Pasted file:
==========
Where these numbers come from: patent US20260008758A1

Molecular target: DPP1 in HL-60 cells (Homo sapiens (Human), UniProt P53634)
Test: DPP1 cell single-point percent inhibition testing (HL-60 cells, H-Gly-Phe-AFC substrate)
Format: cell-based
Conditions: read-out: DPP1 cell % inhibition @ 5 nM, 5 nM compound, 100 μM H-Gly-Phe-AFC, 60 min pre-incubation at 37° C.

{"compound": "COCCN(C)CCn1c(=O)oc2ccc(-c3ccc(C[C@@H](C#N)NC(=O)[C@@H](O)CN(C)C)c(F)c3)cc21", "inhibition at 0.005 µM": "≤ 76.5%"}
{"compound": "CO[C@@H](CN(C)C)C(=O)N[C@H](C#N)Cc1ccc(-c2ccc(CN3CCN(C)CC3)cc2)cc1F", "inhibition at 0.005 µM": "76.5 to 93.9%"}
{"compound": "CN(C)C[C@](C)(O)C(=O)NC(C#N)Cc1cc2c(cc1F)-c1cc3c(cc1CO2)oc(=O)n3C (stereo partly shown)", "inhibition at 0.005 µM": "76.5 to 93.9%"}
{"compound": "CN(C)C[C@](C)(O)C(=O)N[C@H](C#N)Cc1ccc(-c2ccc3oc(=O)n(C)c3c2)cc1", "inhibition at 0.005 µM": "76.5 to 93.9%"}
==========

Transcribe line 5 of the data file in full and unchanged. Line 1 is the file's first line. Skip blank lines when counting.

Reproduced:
Conditions: read-out: DPP1 cell % inhibition @ 5 nM, 5 nM compound, 100 μM H-Gly-Phe-AFC, 60 min pre-incubation at 37° C.